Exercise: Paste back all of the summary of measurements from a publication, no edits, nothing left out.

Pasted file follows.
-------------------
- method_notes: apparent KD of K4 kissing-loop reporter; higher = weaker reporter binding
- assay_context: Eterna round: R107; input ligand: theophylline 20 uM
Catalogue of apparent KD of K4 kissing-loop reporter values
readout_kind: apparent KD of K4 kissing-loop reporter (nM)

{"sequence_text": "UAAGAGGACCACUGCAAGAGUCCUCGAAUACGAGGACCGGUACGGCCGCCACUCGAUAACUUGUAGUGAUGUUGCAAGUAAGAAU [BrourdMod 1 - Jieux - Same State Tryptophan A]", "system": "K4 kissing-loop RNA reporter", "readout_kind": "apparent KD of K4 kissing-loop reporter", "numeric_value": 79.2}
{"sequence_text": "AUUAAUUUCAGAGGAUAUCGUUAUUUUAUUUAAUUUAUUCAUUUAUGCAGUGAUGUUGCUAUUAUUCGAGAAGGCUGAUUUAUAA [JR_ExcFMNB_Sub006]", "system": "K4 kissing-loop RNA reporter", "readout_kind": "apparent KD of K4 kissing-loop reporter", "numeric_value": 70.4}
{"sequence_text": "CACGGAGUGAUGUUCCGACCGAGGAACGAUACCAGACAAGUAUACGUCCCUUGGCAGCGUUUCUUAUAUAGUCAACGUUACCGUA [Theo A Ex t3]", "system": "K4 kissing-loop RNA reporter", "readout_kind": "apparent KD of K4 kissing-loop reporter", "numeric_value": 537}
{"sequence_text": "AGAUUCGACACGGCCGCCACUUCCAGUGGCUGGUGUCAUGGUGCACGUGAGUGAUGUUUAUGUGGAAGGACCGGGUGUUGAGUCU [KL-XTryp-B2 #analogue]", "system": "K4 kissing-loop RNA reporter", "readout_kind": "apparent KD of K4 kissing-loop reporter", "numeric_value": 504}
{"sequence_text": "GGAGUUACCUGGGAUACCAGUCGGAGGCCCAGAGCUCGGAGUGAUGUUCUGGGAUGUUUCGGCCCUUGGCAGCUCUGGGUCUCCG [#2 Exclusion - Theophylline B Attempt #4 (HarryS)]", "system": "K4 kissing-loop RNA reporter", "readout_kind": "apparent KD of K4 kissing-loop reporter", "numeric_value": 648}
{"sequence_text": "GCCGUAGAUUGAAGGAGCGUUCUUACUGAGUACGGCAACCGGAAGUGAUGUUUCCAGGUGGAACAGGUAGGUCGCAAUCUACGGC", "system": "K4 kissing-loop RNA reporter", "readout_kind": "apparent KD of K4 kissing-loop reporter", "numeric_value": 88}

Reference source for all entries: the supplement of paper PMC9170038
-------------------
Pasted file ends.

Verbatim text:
- method_notes: apparent KD of K4 kissing-loop reporter; higher = weaker reporter binding
- assay_context: Eterna round: R107; input ligand: theophylline 20 uM
Catalogue of apparent KD of K4 kissing-loop reporter values
readout_kind: apparent KD of K4 kissing-loop reporter (nM)

{"sequence_text": "UAAGAGGACCACUGCAAGAGUCCUCGAAUACGAGGACCGGUACGGCCGCCACUCGAUAACUUGUAGUGAUGUUGCAAGUAAGAAU [BrourdMod 1 - Jieux - Same State Tryptophan A]", "system": "K4 kissing-loop RNA reporter", "readout_kind": "apparent KD of K4 kissing-loop reporter", "numeric_value": 79.2}
{"sequence_text": "AUUAAUUUCAGAGGAUAUCGUUAUUUUAUUUAAUUUAUUCAUUUAUGCAGUGAUGUUGCUAUUAUUCGAGAAGGCUGAUUUAUAA [JR_ExcFMNB_Sub006]", "system": "K4 kissing-loop RNA reporter", "readout_kind": "apparent KD of K4 kissing-loop reporter", "numeric_value": 70.4}
{"sequence_text": "CACGGAGUGAUGUUCCGACCGAGGAACGAUACCAGACAAGUAUACGUCCCUUGGCAGCGUUUCUUAUAUAGUCAACGUUACCGUA [Theo A Ex t3]", "system": "K4 kissing-loop RNA reporter", "readout_kind": "apparent KD of K4 kissing-loop reporter", "numeric_value": 537}
{"sequence_text": "AGAUUCGACACGGCCGCCACUUCCAGUGGCUGGUGUCAUGGUGCACGUGAGUGAUGUUUAUGUGGAAGGACCGGGUGUUGAGUCU [KL-XTryp-B2 #analogue]", "system": "K4 kissing-loop RNA reporter", "readout_kind": "apparent KD of K4 kissing-loop reporter", "numeric_value": 504}
{"sequence_text": "GGAGUUACCUGGGAUACCAGUCGGAGGCCCAGAGCUCGGAGUGAUGUUCUGGGAUGUUUCGGCCCUUGGCAGCUCUGGGUCUCCG [#2 Exclusion - Theophylline B Attempt #4 (HarryS)]", "system": "K4 kissing-loop RNA reporter", "readout_kind": "apparent KD of K4 kissing-loop reporter", "numeric_value": 648}
{"sequence_text": "GCCGUAGAUUGAAGGAGCGUUCUUACUGAGUACGGCAACCGGAAGUGAUGUUUCCAGGUGGAACAGGUAGGUCGCAAUCUACGGC", "system": "K4 kissing-loop RNA reporter", "readout_kind": "apparent KD of K4 kissing-loop reporter", "numeric_value": 88}

Reference source for all entries: the supplement of paper PMC9170038